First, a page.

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Discussion Seeking Librarians and Journalists to Participate in a Session at the Upcoming NCDD Conference in Reston, VA, October 18

by Nancy Kranich on Wed, Oct 1, 2014 at 11:06 pm
in Libraries Foster Community Engagement

What's Possible When Librarians, Journalists, and Dialogue Professionals

Work Together to Inform and Engage Communities?

 

6th National Conference on Dialogue & Deliberation:


Democracy for the Next Generation

October 17-19, 2014

Hyatt Regency, Reston, VA (Washington, DC Area)

What's Possible When Librarians, Journalists, and Dialogue Professionals

Work Together to Inform and Engage Communities?

 

6th National Conference on Dialogue & Deliberation:


Democracy for the Next Generation

October 17-19, 2014

Hyatt Regency, Reston, VA (Washington, DC Area)

www.NCDD.org/ncdd2014

 

Today’s communities are challenged by polarizing, often intractable conflicts. Many librarians and journalists engage residents in civil discourse to explore values, beliefs, and politics--often unaware of natural allies in their communities who can help: dialogue and deliberation practitioners.

Join us at the upcoming NCDD Conference

for a session to explore…

 

Beyond Books:

Librarians, Journalists and Dialogue Professionals Working Together

 

Saturday, October 18, 2014

9:00 am – 10:30 am, Lake Anne A

What’s Possible When Information Professionals like Librarians, and Journalists and Dialogue Practitioners Work Together to Inform and Engage Communities?

 

Facilitated by:

Nancy Kranich, founder and convener of the American Library Association (ALA) Center for Civic Life

Peggy Holman, cofounder Journalism That Matters to re-conceive journalism as more engaged, diverse, & generative.

Marla Crockett, public engagement consultant who worked in public broadcasting for more than 25 years as a news manager, producer, talk show host, and reporter.

 

This session will bring to NCDD an opportunity to join a conversation begun in 2012 with librarians, journalists, and civic practitioners sponsored by Journalism That Matters in conjunction with the American Library Association and other organizations.  Details about that gathering including session notes and video recordings of speakers and participants are available at: www.biblionews.org.   That experience can inform NCDD conference participants about what's possible for building a civic infrastructure within their communities in collaboration with librarians, journalists, and other information agents.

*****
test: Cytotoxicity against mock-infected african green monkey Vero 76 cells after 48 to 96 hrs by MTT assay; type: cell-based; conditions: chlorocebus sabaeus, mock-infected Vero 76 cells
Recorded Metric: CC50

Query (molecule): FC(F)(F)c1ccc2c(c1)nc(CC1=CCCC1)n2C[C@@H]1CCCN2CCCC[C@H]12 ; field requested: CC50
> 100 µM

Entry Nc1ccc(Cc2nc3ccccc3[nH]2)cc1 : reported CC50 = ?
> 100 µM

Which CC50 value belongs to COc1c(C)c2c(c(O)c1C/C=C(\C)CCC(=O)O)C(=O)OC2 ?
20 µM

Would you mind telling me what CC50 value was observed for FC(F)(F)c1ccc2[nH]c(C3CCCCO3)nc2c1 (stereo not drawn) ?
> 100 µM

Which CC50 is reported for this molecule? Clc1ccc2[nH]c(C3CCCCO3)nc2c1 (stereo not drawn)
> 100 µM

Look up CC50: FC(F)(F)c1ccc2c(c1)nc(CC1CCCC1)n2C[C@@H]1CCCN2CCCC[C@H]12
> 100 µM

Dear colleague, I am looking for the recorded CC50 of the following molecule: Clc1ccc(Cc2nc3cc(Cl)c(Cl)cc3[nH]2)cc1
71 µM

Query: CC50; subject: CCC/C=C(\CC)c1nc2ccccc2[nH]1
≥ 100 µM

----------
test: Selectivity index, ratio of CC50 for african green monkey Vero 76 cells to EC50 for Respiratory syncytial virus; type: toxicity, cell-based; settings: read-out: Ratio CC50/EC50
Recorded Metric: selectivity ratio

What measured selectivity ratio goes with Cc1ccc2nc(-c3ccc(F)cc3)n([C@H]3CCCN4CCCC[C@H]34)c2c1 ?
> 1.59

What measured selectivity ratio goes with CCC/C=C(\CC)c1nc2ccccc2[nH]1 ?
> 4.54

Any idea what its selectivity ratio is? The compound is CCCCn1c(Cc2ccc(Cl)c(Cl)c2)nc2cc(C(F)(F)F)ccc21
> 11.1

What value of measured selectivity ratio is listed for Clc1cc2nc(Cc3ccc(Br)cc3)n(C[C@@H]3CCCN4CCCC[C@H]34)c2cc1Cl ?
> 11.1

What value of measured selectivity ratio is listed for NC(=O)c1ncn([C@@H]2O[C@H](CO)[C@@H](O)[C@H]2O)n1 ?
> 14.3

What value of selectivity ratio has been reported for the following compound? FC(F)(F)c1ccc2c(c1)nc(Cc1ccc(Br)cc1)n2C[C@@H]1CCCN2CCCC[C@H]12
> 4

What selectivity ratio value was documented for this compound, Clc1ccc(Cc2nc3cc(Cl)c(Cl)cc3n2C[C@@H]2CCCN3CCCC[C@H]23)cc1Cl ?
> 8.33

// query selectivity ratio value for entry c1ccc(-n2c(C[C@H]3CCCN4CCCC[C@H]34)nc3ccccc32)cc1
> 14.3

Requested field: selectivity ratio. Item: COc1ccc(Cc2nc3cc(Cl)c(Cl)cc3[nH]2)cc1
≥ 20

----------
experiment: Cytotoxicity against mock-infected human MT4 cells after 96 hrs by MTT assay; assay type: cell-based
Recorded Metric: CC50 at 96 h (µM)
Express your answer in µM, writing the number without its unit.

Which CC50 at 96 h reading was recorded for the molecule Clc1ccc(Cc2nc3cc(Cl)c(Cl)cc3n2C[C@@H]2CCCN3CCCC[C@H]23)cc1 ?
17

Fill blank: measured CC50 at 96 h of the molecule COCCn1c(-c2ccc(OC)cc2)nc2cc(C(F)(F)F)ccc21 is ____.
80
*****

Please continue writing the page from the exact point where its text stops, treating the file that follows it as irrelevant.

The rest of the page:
The 6th National Conference on Dialogue & Deliberation (NCDD) will include:

  • Dozens of workshops offering best practices and the latest innovations in group process and communication methods, including online dialogue.
  • Interaction with many of the leading figures in the dialogue and deliberation field.
  • Unique experiences with large-group dialogue and deliberation methods, as well as creative expression through visual and performing arts.

You will leave the NCDD conference with new ideas and methods that you can apply immediately to engage your communities through social media, online, and in person.  

For more info and to register, visit www.ncdd.org/ncdd2014

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Event Bridget Farrell

by Sarah Hammill on Thu, Sep 4, 2014 at 05:02 pm
in IAmRUSA

IAmRUSA Interviewee for the Week of September 29th is

Bridget Farrell

Ask her a question!

Event 2015 Midwinter Meeting Minutes Due 3/6

by Allison Payne-IL (staff) on Wed, Oct 1, 2014 at 01:55 pm
in ACRL Division-level Committee Leaders

All committee meetings at the 2015 ALA Midwinter Meeting in Chicago should post their meeting notes/minutes (drafts are acceptable) by March 6, 2015 as public posts in their ALA Connect community and email them to Allison Payne (apayne@ala.org) for the historical files. Please visit the ACRL website for more information on the ALA Open Meeting Policy.

Event 2015 Midwinter Meeting Agendas Due 1/16

by Allison Payne-IL (staff) on Wed, Oct 1, 2014 at 01:49 pm
in ACRL Division-level Committee Leaders

All committee meetings at the 2015 ALA Midwinter Meeting in Chicago should post their agendas (drafts are acceptable) by January 16 as public posts in their ALA Connect community and email them to Allison Payne (apayne@ala.org) for the historical files.

All committee meetings at the 2015 ALA Midwinter Meeting in Chicago should post their agendas (drafts are acceptable) by January 16 as public posts in their ALA Connect community and email them to Allison Payne (apayne@ala.org) for the historical files.

Note: If your committee is not meeting, an agenda is not needed. If your committee is meeting virtually, an agenda should still be submitted to me and posted to ALA Connect at least 10 days before the meeting. Please visit the ACRL website for more information on the ALA Open Meeting Policy.

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Poll Which Emerging Leaders Project idea should we submit? See full ideas at: http://connect.ala.org/node/228607

by Cindi Trainor Blyberg on Wed, Oct 1, 2014 at 08:02 am
in LITA Board of Directors
"Students at Conferences" Program
0% (0 votes)
Forum Planning accessibility and inclusivity guidelines
20% (1 vote)
"Virtual LITA" - how to make LITA about more than f2f
80% (4 votes)
Other - please see my awesome idea in the comments below!
0% (0 votes)
I have another idea, but I'll email the Board list by 10/2 4:00 PM EDT
0% (0 votes)
None. Sorry.
0% (0 votes)
Total votes: 5

Meeting Request Choose your best date/time for ALA Midwinter 2015 Just Ask Discussion and Meeting

by Cathay Keough on Tue, Sep 23, 2014 at 12:13 pm
in Just Ask Team